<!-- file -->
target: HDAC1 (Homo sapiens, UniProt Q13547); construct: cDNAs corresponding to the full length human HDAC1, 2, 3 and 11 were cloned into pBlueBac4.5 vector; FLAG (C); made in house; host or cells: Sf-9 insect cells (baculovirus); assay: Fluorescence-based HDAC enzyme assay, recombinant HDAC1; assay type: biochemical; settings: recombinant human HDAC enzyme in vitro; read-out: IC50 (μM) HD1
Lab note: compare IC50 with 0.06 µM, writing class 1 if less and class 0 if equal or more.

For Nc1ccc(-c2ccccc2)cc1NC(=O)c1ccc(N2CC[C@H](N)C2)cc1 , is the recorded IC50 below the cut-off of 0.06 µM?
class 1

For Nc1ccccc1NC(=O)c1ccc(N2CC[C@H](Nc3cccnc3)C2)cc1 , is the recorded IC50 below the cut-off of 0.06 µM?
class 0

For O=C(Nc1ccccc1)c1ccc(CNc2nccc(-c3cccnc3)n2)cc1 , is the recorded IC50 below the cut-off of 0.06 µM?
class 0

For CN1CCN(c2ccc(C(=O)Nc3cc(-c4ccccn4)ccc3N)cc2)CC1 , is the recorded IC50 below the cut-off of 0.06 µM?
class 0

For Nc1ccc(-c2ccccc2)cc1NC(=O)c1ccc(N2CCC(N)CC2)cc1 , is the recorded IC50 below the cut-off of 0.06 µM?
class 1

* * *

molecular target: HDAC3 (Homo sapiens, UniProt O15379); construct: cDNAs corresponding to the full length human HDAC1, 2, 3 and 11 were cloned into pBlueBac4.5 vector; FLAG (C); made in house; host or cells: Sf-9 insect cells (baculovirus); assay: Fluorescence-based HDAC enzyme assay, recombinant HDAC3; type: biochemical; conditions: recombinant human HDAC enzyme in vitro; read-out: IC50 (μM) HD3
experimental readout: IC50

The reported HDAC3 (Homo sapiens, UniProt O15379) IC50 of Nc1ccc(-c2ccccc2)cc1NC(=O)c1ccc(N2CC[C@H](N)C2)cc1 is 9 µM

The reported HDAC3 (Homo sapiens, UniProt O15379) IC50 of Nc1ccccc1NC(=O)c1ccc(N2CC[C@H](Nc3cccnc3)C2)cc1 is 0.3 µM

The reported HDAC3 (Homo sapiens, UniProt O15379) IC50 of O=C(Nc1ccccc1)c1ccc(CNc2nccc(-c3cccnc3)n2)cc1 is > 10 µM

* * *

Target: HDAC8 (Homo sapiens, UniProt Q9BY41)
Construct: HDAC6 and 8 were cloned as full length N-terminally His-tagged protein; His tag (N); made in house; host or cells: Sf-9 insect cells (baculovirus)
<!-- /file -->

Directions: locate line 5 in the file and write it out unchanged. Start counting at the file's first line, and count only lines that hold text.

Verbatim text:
For Nc1ccccc1NC(=O)c1ccc(N2CC[C@H](Nc3cccnc3)C2)cc1 , is the recorded IC50 below the cut-off of 0.06 µM?